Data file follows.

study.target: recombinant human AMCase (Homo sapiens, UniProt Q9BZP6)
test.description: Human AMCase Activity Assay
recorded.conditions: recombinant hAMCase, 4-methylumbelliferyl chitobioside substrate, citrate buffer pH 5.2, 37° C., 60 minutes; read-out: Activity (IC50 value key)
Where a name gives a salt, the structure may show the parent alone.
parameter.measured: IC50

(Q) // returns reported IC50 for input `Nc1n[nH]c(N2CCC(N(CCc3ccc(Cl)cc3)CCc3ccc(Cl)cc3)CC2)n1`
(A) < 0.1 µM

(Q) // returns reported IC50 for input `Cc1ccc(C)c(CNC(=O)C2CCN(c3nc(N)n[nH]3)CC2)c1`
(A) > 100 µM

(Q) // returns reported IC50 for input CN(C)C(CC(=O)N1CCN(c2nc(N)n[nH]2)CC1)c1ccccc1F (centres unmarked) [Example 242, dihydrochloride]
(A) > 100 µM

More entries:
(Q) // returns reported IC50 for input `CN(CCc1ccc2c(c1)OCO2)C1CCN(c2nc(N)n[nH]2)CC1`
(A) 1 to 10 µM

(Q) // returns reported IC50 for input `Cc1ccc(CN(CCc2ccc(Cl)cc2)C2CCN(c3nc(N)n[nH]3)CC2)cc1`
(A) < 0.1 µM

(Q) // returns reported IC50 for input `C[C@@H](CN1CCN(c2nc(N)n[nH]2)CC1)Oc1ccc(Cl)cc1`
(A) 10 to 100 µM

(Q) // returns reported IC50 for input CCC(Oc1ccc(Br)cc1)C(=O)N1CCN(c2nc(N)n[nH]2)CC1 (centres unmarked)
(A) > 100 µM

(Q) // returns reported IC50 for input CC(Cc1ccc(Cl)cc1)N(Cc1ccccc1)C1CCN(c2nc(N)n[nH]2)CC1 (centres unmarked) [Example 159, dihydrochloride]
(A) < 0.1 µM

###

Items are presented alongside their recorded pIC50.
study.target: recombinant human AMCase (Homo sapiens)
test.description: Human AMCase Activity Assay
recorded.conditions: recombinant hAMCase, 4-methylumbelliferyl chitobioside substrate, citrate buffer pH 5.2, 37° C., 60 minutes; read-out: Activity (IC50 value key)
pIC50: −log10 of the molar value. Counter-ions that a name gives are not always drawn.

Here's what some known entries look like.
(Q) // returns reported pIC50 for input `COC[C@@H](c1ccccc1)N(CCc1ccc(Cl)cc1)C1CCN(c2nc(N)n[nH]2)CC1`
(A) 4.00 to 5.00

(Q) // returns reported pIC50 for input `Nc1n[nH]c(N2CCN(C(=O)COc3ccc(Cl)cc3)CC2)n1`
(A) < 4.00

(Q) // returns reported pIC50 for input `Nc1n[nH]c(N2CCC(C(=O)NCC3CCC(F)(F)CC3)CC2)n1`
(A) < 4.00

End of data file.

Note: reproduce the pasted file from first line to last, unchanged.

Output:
study.target: recombinant human AMCase (Homo sapiens, UniProt Q9BZP6)
test.description: Human AMCase Activity Assay
recorded.conditions: recombinant hAMCase, 4-methylumbelliferyl chitobioside substrate, citrate buffer pH 5.2, 37° C., 60 minutes; read-out: Activity (IC50 value key)
Where a name gives a salt, the structure may show the parent alone.
parameter.measured: IC50

(Q) // returns reported IC50 for input `Nc1n[nH]c(N2CCC(N(CCc3ccc(Cl)cc3)CCc3ccc(Cl)cc3)CC2)n1`
(A) < 0.1 µM

(Q) // returns reported IC50 for input `Cc1ccc(C)c(CNC(=O)C2CCN(c3nc(N)n[nH]3)CC2)c1`
(A) > 100 µM

(Q) // returns reported IC50 for input CN(C)C(CC(=O)N1CCN(c2nc(N)n[nH]2)CC1)c1ccccc1F (centres unmarked) [Example 242, dihydrochloride]
(A) > 100 µM

More entries:
(Q) // returns reported IC50 for input `CN(CCc1ccc2c(c1)OCO2)C1CCN(c2nc(N)n[nH]2)CC1`
(A) 1 to 10 µM

(Q) // returns reported IC50 for input `Cc1ccc(CN(CCc2ccc(Cl)cc2)C2CCN(c3nc(N)n[nH]3)CC2)cc1`
(A) < 0.1 µM

(Q) // returns reported IC50 for input `C[C@@H](CN1CCN(c2nc(N)n[nH]2)CC1)Oc1ccc(Cl)cc1`
(A) 10 to 100 µM

(Q) // returns reported IC50 for input CCC(Oc1ccc(Br)cc1)C(=O)N1CCN(c2nc(N)n[nH]2)CC1 (centres unmarked)
(A) > 100 µM

(Q) // returns reported IC50 for input CC(Cc1ccc(Cl)cc1)N(Cc1ccccc1)C1CCN(c2nc(N)n[nH]2)CC1 (centres unmarked) [Example 159, dihydrochloride]
(A) < 0.1 µM

###

Items are presented alongside their recorded pIC50.
study.target: recombinant human AMCase (Homo sapiens)
test.description: Human AMCase Activity Assay
recorded.conditions: recombinant hAMCase, 4-methylumbelliferyl chitobioside substrate, citrate buffer pH 5.2, 37° C., 60 minutes; read-out: Activity (IC50 value key)
pIC50: −log10 of the molar value. Counter-ions that a name gives are not always drawn.

Here's what some known entries look like.
(Q) // returns reported pIC50 for input `COC[C@@H](c1ccccc1)N(CCc1ccc(Cl)cc1)C1CCN(c2nc(N)n[nH]2)CC1`
(A) 4.00 to 5.00

(Q) // returns reported pIC50 for input `Nc1n[nH]c(N2CCN(C(=O)COc3ccc(Cl)cc3)CC2)n1`
(A) < 4.00

(Q) // returns reported pIC50 for input `Nc1n[nH]c(N2CCC(C(=O)NCC3CCC(F)(F)CC3)CC2)n1`
(A) < 4.00